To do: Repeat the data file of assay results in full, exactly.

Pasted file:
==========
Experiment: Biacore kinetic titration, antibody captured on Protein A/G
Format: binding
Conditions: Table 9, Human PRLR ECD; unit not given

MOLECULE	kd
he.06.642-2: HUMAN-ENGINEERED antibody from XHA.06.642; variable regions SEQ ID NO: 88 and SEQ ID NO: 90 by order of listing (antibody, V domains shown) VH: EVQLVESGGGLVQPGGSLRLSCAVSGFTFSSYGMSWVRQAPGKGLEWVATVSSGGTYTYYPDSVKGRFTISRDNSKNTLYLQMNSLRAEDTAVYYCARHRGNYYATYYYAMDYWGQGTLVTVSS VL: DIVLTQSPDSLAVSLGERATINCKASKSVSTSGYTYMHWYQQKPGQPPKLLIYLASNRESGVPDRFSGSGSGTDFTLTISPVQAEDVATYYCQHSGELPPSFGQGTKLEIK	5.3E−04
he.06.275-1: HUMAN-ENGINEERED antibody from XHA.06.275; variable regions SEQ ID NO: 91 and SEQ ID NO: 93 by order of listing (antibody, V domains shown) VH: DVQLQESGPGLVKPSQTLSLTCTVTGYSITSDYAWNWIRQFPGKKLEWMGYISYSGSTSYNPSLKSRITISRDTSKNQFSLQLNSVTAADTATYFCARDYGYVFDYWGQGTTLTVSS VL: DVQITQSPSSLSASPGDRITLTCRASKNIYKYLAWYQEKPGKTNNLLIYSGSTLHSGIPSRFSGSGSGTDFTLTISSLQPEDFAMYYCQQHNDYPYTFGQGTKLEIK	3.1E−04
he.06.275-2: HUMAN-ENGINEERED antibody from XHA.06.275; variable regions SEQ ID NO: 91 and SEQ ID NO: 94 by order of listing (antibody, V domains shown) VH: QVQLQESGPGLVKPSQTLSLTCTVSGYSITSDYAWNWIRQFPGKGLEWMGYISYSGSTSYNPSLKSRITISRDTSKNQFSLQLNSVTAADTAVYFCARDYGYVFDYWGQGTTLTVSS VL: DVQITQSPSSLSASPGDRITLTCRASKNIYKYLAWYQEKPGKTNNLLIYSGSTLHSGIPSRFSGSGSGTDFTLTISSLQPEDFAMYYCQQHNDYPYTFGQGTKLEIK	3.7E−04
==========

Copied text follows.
Experiment: Biacore kinetic titration, antibody captured on Protein A/G
Format: binding
Conditions: Table 9, Human PRLR ECD; unit not given

MOLECULE	kd
he.06.642-2: HUMAN-ENGINEERED antibody from XHA.06.642; variable regions SEQ ID NO: 88 and SEQ ID NO: 90 by order of listing (antibody, V domains shown) VH: EVQLVESGGGLVQPGGSLRLSCAVSGFTFSSYGMSWVRQAPGKGLEWVATVSSGGTYTYYPDSVKGRFTISRDNSKNTLYLQMNSLRAEDTAVYYCARHRGNYYATYYYAMDYWGQGTLVTVSS VL: DIVLTQSPDSLAVSLGERATINCKASKSVSTSGYTYMHWYQQKPGQPPKLLIYLASNRESGVPDRFSGSGSGTDFTLTISPVQAEDVATYYCQHSGELPPSFGQGTKLEIK	5.3E−04
he.06.275-1: HUMAN-ENGINEERED antibody from XHA.06.275; variable regions SEQ ID NO: 91 and SEQ ID NO: 93 by order of listing (antibody, V domains shown) VH: DVQLQESGPGLVKPSQTLSLTCTVTGYSITSDYAWNWIRQFPGKKLEWMGYISYSGSTSYNPSLKSRITISRDTSKNQFSLQLNSVTAADTATYFCARDYGYVFDYWGQGTTLTVSS VL: DVQITQSPSSLSASPGDRITLTCRASKNIYKYLAWYQEKPGKTNNLLIYSGSTLHSGIPSRFSGSGSGTDFTLTISSLQPEDFAMYYCQQHNDYPYTFGQGTKLEIK	3.1E−04
he.06.275-2: HUMAN-ENGINEERED antibody from XHA.06.275; variable regions SEQ ID NO: 91 and SEQ ID NO: 94 by order of listing (antibody, V domains shown) VH: QVQLQESGPGLVKPSQTLSLTCTVSGYSITSDYAWNWIRQFPGKGLEWMGYISYSGSTSYNPSLKSRITISRDTSKNQFSLQLNSVTAADTAVYFCARDYGYVFDYWGQGTTLTVSS VL: DVQITQSPSSLSASPGDRITLTCRASKNIYKYLAWYQEKPGKTNNLLIYSGSTLHSGIPSRFSGSGSGTDFTLTISSLQPEDFAMYYCQQHNDYPYTFGQGTKLEIK	3.7E−04